The Mad Gardeners’ Symposium:


Housatonic Valley Regional High School, 246 Warren Turnpike, Falls Village, CT;

Saturday, March 3, 2018 – The Mad Gardeners will hold their annual symposium; Gardening with Wildlife: The Balancing Act, on Saturday, March 3, 2018, from 8:30 to 4:00, with a Snow Day of Sunday, March 4, 2018. Pre-registration by February 27, 2018 includes lunch. Cost for the day is $85.00 for Non-members and $75.00 for members. For more information visit:

Critters are an important part of our gardening life. From bears in the peach trees to butterflies on the milkweeds, from hummingbirds feeding on lobelia to mites on the phlox, we are constantly aware of, interested in, and often frustrated by, critters in our gardens. This year we asked several experts to put together talks addressing many of our critter questions.

Heather Holm, an award winning author and speaker, will start the day off with a buzz sharing her passion for the fascinating world of native bees and the plants that support them.  She will address native plants that attract specific bees and beneficial insects, including predatory and parasitic wasps, beetles, flies, true bugs, and lacewings and how the predator-prey relationships in the insect world help keep problem insect populations in balance.

Kathy Diemer, photographer and garden blogger, created a slide show to run during registration and breaks. Kathy’s slides cover the many critters that inhabit her back yard, from the frustrating to the cherished, including insects, birds, and many mammals, as well as the plants that provide them with food and housing.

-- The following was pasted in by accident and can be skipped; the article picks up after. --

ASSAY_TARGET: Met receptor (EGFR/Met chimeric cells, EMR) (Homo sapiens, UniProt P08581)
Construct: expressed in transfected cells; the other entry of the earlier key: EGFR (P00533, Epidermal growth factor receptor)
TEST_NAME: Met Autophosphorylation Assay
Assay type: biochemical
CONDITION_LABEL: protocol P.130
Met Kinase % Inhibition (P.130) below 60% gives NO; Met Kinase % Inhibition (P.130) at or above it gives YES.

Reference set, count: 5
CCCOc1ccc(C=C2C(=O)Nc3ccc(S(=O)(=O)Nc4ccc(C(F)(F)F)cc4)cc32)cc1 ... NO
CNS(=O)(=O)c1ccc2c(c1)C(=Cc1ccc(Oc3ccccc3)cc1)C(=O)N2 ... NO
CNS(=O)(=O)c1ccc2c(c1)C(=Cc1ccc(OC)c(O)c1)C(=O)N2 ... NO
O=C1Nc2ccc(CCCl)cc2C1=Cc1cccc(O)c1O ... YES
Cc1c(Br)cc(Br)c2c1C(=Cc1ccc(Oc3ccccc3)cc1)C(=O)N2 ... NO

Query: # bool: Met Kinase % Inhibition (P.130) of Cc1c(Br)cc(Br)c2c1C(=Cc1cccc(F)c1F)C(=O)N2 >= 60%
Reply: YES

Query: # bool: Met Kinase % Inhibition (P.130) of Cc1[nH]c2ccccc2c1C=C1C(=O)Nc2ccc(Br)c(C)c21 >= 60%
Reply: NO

Karen Bussolini, a nationally known garden photographer and speaker, will provide dozens of beautiful images to illustrate the good plant choices and restorative land practices she will be discussing to create gorgeous, wildlife-friendly gardens.

Donna Ellis, Senior Extension Educator from the University of Connecticut, will address identifying some of the newer insect and mite pests in the garden and how the Integrated Pest Management methods to help control them can be implemented. Donna has worked with the Department of Plant Science and Landscape Architecture for 28 years.

Tom Wessels is a terrestrial ecologist and professor emeritus at Antioch University New England that will share his knowledge of the woodland and woodland edge biodiversity. With humor and wit, Tom will cover woodland co-evolution and the justification for native plants that will enhance and boost biodiversity, while using examples that can be incorporated into designed landscapes.


*Recertification Credits Possible: Please visit for more details. Contact: Kathleen Nelson

(860) 355-1547 or